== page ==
Mark Shuttleworth

Summary

Mark Shuttleworth
Mark Shuttleworth (2009).jpg
Shuttleworth at the Ubuntu Party in Paris, France in November 2009
Born
Mark Richard Shuttleworth

(1973-09-18) 18 September 1973 (age 48)
NationalitySouth African-British
OccupationEntrepreneur
Space career
Space Adventures Tourist
Time in space
9d 21h 25m
MissionsSoyuz TM-34/TM-33
Mission insignia
Soyuz TM-34 logo.png Soyuz TM-33 patch.png
Websitewww.markshuttleworth.com Edit this at Wikidata

Mark Richard Shuttleworth (born 18 September 1973) is a South African-British entrepreneur who is the founder and CEO of Canonical, the company behind the development of the Linux-based Ubuntu operating system.[1] In 2002, Shuttleworth became the first South African to travel to space as a space tourist,[2][3][4] and indeed the first African from an independent country to travel to space.[a] He lives on the Isle of Man and holds dual citizenship from South Africa and the United Kingdom.[5][6] According to the Sunday Times Rich List in 2020, Shuttleworth is worth an estimated £500 million.[7]

Early life

Shuttleworth was born in Welkom South Africa, Free State to a surgeon and a nursery-school teacher,[8] Shuttleworth attended school at Western Province Preparatory School (where he eventually became Head Boy in 1986), followed by one term at Rondebosch Boys' High School, and then at Bishops/Diocesan College, where he was Head Boy in 1991.[9][10] Shuttleworth obtained a Bachelor of Business Science degree in Finance and Information Systems at the University of Cape Town. As a student, he became involved in the installation of the first residential Internet connections at the university.[11]

Work

In 1995, Shuttleworth founded Thawte Consulting, a company which specialized in digital certificates and Internet security. In December 1999, Shuttleworth sold Thawte to VeriSign, earning Shuttleworth R3.5 billion (US$575 million, equivalent to $846 million in 2019).[12]

In September 2000, Shuttleworth formed HBD Venture Capital (Here be Dragons), a business incubator and venture capital provider now managed by Knife Capital.[13] In March 2004 he formed Canonical Ltd., for the promotion and commercial support of free software projects, especially the Ubuntu operating system. In December 2009, Shuttleworth stepped down as the CEO of Canonical Ltd, Jane Silber took Canonical CEO position.[14] Shuttleworth resumed the position of CEO of Canonical in July 2017 at the end of Silber's tenure.[15]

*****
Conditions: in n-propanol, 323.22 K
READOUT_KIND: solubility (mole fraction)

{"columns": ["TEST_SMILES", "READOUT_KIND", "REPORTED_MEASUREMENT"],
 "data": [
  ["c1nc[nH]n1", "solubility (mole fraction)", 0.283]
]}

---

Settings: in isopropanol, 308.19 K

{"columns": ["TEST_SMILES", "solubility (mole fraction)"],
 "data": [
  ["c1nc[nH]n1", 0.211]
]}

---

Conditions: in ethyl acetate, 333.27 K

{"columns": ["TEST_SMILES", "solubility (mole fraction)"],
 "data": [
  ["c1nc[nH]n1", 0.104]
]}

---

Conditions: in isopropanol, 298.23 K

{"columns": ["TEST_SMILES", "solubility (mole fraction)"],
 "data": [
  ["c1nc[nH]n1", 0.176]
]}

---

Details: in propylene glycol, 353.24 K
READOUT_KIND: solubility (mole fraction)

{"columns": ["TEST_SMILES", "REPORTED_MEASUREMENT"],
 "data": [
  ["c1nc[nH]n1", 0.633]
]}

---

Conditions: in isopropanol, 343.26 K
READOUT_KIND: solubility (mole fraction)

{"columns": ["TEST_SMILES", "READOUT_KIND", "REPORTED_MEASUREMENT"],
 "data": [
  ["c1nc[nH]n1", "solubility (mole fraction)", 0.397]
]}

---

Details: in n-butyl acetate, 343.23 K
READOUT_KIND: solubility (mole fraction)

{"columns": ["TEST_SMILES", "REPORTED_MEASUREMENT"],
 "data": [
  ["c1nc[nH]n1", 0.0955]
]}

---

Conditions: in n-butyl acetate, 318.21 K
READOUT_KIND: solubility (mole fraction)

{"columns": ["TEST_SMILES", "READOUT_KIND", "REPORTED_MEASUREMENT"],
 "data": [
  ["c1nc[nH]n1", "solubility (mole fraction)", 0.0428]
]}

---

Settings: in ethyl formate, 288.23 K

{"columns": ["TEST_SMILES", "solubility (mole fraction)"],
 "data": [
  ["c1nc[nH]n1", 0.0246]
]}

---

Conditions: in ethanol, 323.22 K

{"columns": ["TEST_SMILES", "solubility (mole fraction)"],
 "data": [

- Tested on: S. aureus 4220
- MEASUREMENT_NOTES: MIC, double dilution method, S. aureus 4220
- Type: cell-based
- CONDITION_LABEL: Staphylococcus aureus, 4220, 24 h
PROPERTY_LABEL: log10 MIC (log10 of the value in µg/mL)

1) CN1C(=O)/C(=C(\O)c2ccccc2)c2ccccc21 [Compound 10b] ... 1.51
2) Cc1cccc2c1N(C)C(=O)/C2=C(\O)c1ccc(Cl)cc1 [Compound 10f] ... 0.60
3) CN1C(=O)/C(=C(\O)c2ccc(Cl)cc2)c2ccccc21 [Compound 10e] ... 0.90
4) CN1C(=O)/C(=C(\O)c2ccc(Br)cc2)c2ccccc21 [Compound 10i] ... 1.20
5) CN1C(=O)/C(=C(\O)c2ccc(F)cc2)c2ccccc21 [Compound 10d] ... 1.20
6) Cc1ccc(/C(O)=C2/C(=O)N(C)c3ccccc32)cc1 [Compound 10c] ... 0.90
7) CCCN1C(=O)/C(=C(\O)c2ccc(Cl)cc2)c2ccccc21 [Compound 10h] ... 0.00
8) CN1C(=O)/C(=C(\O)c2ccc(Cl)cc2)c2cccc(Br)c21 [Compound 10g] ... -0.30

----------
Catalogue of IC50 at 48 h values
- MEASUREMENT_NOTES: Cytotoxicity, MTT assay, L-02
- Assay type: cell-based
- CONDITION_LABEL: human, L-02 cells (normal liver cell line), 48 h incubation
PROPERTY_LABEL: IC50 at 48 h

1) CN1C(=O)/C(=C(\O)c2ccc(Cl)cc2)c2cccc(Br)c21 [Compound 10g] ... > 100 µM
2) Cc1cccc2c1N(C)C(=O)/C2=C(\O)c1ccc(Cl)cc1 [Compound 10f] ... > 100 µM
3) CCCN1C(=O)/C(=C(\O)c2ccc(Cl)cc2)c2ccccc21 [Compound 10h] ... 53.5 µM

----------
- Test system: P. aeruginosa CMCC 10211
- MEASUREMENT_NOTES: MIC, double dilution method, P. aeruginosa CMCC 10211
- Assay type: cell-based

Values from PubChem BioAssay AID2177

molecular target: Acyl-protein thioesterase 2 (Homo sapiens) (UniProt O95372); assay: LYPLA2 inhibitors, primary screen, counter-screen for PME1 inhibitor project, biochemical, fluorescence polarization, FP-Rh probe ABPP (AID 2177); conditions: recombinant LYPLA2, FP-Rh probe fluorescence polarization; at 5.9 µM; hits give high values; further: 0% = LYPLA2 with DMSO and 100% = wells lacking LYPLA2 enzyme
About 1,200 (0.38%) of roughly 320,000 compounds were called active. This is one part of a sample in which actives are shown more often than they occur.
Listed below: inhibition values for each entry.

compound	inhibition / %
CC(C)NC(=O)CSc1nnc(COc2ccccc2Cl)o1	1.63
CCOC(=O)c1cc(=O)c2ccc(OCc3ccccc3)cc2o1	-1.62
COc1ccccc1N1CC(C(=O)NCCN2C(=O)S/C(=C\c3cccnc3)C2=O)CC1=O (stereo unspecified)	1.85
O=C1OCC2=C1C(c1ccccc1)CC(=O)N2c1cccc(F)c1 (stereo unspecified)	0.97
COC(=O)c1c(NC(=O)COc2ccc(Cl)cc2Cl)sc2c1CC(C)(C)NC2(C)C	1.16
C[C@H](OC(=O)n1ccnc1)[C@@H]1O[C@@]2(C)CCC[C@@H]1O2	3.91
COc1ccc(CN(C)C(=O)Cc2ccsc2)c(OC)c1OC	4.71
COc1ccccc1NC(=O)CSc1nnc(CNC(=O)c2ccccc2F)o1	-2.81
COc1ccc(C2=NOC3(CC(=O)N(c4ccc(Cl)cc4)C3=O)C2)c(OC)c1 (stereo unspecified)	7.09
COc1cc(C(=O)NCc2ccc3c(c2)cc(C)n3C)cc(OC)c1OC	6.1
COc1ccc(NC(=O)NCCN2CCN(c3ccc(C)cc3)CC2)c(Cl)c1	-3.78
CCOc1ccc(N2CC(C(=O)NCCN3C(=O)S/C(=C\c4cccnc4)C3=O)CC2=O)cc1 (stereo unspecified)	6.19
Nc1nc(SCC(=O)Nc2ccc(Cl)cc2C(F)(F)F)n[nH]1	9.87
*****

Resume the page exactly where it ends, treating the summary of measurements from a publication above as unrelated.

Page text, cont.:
Linux and FOSS

In the 1990s, Shuttleworth participated as one of the developers of the Debian operating system.[16]

In 2001, he formed the Shuttleworth Foundation, a nonprofit organisation dedicated to social innovation which also funds educational, free, and open source software projects in South Africa, such as the Freedom Toaster.[17]

In 2004, he returned to the free-software world by funding the development of Ubuntu, a Linux distribution based on Debian, through his company, Canonical Ltd.[17]

In 2005, he founded the Ubuntu Foundation and made an initial investment of 10 million dollars. In the Ubuntu project, Shuttleworth is often referred to with the tongue-in-cheek title "Self-Appointed Benevolent Dictator for Life" (SABDFL).[18] To come up with a list of names of people to hire for the project, Shuttleworth took six months of Debian mailing list archives with him while travelling to Antarctica aboard the icebreaker Kapitan Khlebnikov in early 2004.[19] In September 2005, he purchased a 65% stake of Impi Linux.[20]

On 15 October 2006, it was announced that Mark Shuttleworth had become the first patron of KDE, the highest level of sponsorship available.[21] This relationship ended in 2012, together with financial support for Kubuntu, the Ubuntu variant with KDE as main desktop.

On 17 December 2009, Mark announced that, effective March 2010, he would step down as CEO of Canonical to focus energy on product design, partnership, and customers. Jane Silber, COO at Canonical since 2004, took on the job of CEO at Canonical.[22]

In September 2010, he received an honorary degree from the Open University for this work.[23]

On 9 November 2012, Shuttleworth and Kenneth Rogoff took part in a debate opposite Garry Kasparov and Peter Thiel at the Oxford Union, entitled "The Innovation Enigma".[24]